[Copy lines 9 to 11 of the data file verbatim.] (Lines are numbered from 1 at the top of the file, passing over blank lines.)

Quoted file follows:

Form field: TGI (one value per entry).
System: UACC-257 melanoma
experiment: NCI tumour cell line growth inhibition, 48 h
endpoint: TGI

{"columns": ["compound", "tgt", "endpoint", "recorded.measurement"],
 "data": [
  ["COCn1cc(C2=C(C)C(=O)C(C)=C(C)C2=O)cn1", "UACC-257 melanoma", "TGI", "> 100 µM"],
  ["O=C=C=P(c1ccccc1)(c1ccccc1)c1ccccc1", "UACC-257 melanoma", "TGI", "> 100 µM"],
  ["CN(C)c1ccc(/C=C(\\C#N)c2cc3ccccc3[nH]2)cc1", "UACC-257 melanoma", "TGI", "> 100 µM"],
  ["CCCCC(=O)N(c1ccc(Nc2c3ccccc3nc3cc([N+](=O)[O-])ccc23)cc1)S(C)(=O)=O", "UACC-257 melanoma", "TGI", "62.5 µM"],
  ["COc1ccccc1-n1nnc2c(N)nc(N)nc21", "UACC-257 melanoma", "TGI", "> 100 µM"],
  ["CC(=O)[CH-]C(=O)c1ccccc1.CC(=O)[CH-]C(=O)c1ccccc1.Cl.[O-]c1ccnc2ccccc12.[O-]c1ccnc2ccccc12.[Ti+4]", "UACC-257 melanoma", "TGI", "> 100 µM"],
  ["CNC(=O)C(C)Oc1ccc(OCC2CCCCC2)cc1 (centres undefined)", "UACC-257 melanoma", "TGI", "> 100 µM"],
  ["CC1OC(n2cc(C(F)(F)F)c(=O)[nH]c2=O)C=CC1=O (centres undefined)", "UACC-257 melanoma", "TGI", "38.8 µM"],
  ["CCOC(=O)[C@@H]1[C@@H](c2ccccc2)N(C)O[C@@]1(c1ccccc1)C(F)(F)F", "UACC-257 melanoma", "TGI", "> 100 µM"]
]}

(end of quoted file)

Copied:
  ["CN(C)c1ccc(/C=C(\\C#N)c2cc3ccccc3[nH]2)cc1", "UACC-257 melanoma", "TGI", "> 100 µM"],
  ["CCCCC(=O)N(c1ccc(Nc2c3ccccc3nc3cc([N+](=O)[O-])ccc23)cc1)S(C)(=O)=O", "UACC-257 melanoma", "TGI", "62.5 µM"],
  ["COc1ccccc1-n1nnc2c(N)nc(N)nc21", "UACC-257 melanoma", "TGI", "> 100 µM"],